As a statistical example, in the year of 2010, Citizens received approximately 600 Hurricane Wilma lawsuits and another 645 Hurricane Wilma claims.  In the homeowners insurance industry, this lag time is what Hurricane Wilma will be remembered for.

Late Notice of Hurricane Claims

In the process of dealing with these very complex insurance coverage issues, Florida courts issued libraries of rulings that carved out new homeowners insurance law.  As you know, First Party Property Insurance Law Blog previously discussed several Hurricane Wilma cases from 2012 and 2013.  In those cases, courts were faced with determining whether a homeowner, in 2008 or 2009, could report a homeowners insurance claim for Hurricane Wilma.

As you also know, the courts never provided a hard line on how late is too late for insurance coverage.  Although there was a statute of limitations, the vast majority of the cases involved claims that did not violate the statute of limitations. Instead, they were cases where the homeowners insurers were concerned that they could not tell whether the reported damage was from Hurricane Wilma, another storm, or wear and tear.  Instead of saying something to the effect of “notice is late when it is received three years after the hurricane,” Florida courts addressed each case’s expert testimony and other evidence. Ultimately, this issue led to the legislative changes discussed below.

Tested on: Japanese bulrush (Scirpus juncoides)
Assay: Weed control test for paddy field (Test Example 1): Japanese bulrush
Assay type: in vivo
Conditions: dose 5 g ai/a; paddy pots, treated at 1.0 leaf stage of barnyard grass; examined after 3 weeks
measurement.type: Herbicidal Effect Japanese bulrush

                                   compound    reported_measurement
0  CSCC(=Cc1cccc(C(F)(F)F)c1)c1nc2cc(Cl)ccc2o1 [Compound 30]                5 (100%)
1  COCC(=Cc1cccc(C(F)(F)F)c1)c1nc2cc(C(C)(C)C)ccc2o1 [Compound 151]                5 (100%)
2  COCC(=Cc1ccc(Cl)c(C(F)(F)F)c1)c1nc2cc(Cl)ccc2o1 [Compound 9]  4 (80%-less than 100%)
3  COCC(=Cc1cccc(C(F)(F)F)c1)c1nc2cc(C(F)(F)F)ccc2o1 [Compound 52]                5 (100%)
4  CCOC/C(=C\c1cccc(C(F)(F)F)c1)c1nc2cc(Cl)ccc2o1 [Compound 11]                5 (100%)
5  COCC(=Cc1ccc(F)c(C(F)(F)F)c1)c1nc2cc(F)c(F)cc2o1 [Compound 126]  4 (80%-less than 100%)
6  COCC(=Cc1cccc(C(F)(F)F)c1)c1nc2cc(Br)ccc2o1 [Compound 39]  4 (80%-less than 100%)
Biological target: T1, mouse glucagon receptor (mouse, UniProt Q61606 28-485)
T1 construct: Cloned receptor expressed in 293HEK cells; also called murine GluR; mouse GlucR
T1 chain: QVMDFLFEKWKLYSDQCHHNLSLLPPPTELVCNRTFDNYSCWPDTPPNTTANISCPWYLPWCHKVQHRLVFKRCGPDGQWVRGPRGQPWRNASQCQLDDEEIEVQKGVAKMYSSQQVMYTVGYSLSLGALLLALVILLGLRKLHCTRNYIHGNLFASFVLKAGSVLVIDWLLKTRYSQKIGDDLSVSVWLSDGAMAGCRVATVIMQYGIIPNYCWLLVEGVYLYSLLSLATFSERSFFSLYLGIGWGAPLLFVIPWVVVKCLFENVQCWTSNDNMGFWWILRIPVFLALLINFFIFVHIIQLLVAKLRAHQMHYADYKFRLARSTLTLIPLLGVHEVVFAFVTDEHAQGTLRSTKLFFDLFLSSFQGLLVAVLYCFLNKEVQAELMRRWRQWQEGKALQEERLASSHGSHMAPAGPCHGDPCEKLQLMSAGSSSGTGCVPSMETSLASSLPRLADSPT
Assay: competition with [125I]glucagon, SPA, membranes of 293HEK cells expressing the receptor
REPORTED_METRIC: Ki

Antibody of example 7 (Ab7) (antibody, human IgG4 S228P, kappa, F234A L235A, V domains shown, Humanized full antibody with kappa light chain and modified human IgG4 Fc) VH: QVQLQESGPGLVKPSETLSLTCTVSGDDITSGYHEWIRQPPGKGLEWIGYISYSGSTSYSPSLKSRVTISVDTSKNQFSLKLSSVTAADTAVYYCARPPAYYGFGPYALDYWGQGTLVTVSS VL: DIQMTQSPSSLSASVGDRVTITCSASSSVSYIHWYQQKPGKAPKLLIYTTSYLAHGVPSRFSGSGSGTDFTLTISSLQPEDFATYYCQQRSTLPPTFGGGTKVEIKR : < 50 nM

Preparing for the Next Florida Hurricane

For those of you getting ready to handle claims this 2014 hurricane season, you need to know how the law has changed.  The most important statutory amendment is:

  • homeowners now have only three years from the date of the Hurricane’s landfall or damage to report the claim to their homeowners insurers.  Fla. Stat. § 627.70132.

So instead of eight or nine years of claims and litigation, Florida homeowners and homeowners insurers can expect the next major hurricane to generate perhaps four or five years.  If the next Florida hurricane makes landfall in a populated area like Miami, Fort Lauderdale, West Palm Beach, or Tampa Bay, then homeowners insurers can expect at least 1 million claims, as we saw with Hurricane Wilma.